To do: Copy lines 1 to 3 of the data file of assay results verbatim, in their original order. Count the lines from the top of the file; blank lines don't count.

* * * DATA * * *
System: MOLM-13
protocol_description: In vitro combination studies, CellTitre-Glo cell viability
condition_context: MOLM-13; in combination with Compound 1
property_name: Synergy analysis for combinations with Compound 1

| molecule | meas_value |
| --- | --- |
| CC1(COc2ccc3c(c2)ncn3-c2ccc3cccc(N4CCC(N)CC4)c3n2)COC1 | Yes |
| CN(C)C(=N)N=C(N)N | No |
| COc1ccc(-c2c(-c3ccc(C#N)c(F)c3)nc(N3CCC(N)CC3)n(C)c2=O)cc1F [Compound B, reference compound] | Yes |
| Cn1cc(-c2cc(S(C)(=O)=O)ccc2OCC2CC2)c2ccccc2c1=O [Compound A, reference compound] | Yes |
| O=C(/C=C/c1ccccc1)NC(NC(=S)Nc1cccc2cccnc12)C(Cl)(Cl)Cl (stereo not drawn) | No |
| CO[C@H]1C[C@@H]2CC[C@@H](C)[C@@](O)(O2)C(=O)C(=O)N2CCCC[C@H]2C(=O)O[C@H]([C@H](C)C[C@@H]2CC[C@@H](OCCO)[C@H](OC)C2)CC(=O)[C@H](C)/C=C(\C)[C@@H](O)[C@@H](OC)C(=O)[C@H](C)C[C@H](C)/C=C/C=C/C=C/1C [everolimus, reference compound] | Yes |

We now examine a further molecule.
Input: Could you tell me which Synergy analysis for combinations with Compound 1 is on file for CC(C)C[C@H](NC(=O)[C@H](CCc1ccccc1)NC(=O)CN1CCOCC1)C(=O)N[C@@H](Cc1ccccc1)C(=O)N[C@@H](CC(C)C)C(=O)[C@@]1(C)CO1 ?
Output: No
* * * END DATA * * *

System: MOLM-13
protocol_description: In vitro combination studies, CellTitre-Glo cell viability
condition_context: MOLM-13; in combination with Compound 1